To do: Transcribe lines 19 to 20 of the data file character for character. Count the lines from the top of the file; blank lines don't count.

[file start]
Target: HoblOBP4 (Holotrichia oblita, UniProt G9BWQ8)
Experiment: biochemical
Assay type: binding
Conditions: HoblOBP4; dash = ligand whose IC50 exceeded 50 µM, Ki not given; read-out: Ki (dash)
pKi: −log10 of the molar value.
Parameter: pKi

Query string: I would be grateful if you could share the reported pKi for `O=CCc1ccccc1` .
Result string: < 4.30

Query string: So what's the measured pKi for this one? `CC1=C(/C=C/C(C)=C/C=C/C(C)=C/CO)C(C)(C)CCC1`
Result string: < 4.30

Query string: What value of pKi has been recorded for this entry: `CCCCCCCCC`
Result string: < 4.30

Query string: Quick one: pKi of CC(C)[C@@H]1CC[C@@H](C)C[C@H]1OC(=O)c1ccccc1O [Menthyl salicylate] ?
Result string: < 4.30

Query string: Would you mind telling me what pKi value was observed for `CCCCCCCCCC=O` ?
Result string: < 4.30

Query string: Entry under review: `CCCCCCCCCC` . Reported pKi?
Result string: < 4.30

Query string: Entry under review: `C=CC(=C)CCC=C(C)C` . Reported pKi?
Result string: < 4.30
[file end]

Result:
Query string: Entry under review: `C=CC(=C)CCC=C(C)C` . Reported pKi?
Result string: < 4.30